I am very glad indeed to have this opportunity to join you here at the Met Office to see a little bit of what you are all doing here. I’ve heard a great deal about your work and I hesitate to interrupt so much of the important activity that you are carrying out here. The other thing is that I hardly dare say anything to such a collection of experts, of one kind or another, gathered here in this atrium.
But for somebody like myself who spent at least a little bit of time in the past, when I was serving in the Royal Navy and learning to fly in the Royal Air Force, as you can imagine meteorology was quite an important part of this particular exercise. I remember spending hours at these met lectures — I did remain awake most of the time — and interestingly talking to both of my sons now going to the same thing, at least I can relate to what they’re learning.
Having understood a little bit about what weather patterns are all about, to me it’s particularly interesting to see what you do here. Of course it’s also interesting looking at the weather forecasts on the television, although being somebody who did spend a certain amount of time on these met briefings before I went flying and so on, the removal of the isobars drives me absolutely mad – but that’s another story altogether.
But I know that the Hadley Centre opened back in 1990. Funnily enough, this is exactly the same year in which I made a documentary for the BBC called “Earth in Balance”. I remember during that documentary I interviewed Senator Al Gore in Washington — I had met him 25 years ago and he and I are exactly the same age. We used to talk about all these issues around climate change and the environment. He then wrote a book shortly after called “Earth in the Balance”, which intrigued me, but what we were trying to do, what I was trying to do anyway, was draw attention to some of these issues around climate change.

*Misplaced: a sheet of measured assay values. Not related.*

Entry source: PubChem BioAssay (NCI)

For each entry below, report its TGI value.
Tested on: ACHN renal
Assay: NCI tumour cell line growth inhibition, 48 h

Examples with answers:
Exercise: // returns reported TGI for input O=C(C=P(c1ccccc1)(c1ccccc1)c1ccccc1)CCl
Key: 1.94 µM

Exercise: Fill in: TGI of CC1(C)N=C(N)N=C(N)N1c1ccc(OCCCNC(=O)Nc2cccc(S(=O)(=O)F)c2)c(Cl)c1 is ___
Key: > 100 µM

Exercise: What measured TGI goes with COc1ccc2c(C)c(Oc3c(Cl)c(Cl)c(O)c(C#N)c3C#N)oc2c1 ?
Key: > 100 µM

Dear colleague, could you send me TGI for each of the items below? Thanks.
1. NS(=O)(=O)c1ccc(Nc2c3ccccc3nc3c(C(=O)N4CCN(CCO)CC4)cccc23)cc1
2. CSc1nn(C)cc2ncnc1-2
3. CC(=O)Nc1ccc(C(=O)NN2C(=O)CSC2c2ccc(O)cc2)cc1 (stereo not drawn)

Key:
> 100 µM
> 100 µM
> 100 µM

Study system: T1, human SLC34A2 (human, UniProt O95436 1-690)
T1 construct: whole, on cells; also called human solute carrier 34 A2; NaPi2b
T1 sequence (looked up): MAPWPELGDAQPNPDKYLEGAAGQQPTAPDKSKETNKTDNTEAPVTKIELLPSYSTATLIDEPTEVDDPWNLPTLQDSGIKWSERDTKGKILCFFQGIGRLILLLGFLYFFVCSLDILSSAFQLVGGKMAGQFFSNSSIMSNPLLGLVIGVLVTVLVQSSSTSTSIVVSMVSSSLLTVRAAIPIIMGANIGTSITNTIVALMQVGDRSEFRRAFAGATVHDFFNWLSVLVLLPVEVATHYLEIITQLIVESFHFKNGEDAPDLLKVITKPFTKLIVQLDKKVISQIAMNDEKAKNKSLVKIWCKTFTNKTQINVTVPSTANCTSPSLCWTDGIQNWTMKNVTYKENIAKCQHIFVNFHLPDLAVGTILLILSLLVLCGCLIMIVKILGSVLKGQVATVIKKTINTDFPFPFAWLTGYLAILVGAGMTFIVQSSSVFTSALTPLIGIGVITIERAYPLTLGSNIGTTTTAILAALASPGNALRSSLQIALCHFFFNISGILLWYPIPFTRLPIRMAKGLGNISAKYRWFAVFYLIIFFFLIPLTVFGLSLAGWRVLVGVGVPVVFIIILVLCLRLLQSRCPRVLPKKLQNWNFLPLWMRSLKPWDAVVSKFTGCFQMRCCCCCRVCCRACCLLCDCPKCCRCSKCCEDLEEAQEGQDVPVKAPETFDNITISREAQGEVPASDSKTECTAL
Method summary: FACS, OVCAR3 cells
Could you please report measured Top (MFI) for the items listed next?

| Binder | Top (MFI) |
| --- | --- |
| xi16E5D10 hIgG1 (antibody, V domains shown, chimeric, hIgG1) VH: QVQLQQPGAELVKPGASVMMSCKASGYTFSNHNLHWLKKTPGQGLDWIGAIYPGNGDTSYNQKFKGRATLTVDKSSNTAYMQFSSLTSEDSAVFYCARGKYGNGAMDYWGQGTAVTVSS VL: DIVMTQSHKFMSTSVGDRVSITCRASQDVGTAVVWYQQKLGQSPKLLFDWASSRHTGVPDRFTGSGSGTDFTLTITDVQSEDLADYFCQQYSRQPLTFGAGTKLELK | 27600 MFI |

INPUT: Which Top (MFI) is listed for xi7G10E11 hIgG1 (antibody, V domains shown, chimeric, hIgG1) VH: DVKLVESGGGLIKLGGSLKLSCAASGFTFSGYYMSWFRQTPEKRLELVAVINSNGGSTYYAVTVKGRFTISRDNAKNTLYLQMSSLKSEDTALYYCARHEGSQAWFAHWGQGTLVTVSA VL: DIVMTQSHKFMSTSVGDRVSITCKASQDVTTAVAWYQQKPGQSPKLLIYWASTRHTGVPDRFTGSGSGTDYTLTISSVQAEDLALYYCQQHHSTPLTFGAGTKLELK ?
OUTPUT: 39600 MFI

I have never forgotten at the time the various media reactions there were to the documentary, one said it was a ‘curious mix of sermon, uneventful travelogue and apocalyptic warning’ and another one said “anyone could have done it and any professional done it better”. Well that’s certainly true, but at the time there weren’t an enormous number doing so.
I looked it up and what I did say, at one point in this film, is that it’s surely sensible to take precautions, to take out insurance, even if that means paying a premium. Funnily enough, it’s one of the things I have been trying to say for many years — that the precautionary approach, the precautionary principle, is not a bad one to follow. Because at the moment it seems to me we have been busily testing the world to destruction, carrying out a gigantic experiment with the world and with our climate.
The difficulty, I’ve always felt, is that the modern world view looks at everything in a fragmented way. We observe nature from the outside, we no longer participate in it. Yet when we think about it we are ourselves nature, we are a microcosm of the entire microcosm. Until we reconnect ourselves with that understanding of our particular place within nature, as nature ourselves, it’s going to be very difficult indeed to imagine we can fix all the problems that many of you are indicating through your scientific research and computer modelling and so on and so forth. But to fix it just through technological fixery, geoengineering or whatever, it simply will not be enough and it won’t be able to be put in quick enough.
The thing I haven’t understood is why the precautionary approach has so often been seen as anti-science. The trouble is you cannot obtain a degree in common sense from any university, you can obtain a degree in just about everything else, but not in common sense. Today, as you know ladies and gentleman better than I, we face mounting scepticism about climate change. I heard on the news last night about the numbers of people in Britain who doubt the science of climate change, who are completely sceptical about it.